Lake, who has been endorsed by Donald Trump, began by complaining that Joe Biden had just made a speech about the threat to democracy posed by election deniers like herself who claim, without evidence, that the 2020 presidential election was stolen. The US president called them “extremists” and warned that they were preparing to repeat their subversion efforts in November’s midterm elections.

Moments later, when Lake was asked by the podcast host a direct question about whether she would concede were she to lose her own governor’s race against the Democrat Katie Hobbs, she was evasive.

Earlier this week, Wisconsin’s Democratic party chair laid out what would happen if the GOP manages to obtain supermajorities in the state legislature, wins the governor’s office, or both.

Wisconsin is considered a swing state, pivotal to each party’s path to the White House. Ben Wikler warns that with uncontested control of the legislature or a Republican governor, the GOP could turn the Great Lakes state into a bastion of hard-right conservatism:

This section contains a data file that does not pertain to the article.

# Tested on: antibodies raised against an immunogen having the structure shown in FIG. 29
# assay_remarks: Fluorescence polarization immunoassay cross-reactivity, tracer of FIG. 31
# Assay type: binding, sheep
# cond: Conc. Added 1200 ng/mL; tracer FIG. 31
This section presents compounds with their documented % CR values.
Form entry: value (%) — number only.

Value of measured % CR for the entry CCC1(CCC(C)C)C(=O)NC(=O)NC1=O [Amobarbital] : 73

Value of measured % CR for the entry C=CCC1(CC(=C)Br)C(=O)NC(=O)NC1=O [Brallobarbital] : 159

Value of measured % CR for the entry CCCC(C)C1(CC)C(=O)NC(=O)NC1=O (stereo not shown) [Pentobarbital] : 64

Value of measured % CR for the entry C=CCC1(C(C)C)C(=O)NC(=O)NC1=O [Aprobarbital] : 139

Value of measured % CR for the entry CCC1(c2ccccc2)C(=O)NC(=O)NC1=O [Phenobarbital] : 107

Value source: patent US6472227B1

In this moment, a tiny change in votes in Wisconsin could start a domino effect that could shape the future of American history. For worse, or better.

— Ben Wikler (@benwikler) October 31, 2022

First, the nightmare scenario: Mandela Barnes and Tony Evers could lose, and Ron Johnson and Tim Michels could win. Republicans could get a veto-proof supermajority in our state legislature. What would happen?

— Ben Wikler (@benwikler) October 31, 2022

Wisconsin’s been the tipping point state in the last two presidential elections. Both of those elections came down to less than a percentage point. If democracy breaks even further in Wisconsin, the Electoral College math gets grim—fast. https://t.co/IahUX86yxl

— Ben Wikler (@benwikler) October 31, 2022

Tim Michels, running for governor of Wisconsin, has explicitly said that his first priority will be to “fix” the election system by signing all of the voter suppression and election subversion laws that Governor Evers, our Democratic incumbent, has vetoed.https://t.co/a0vgjS18fi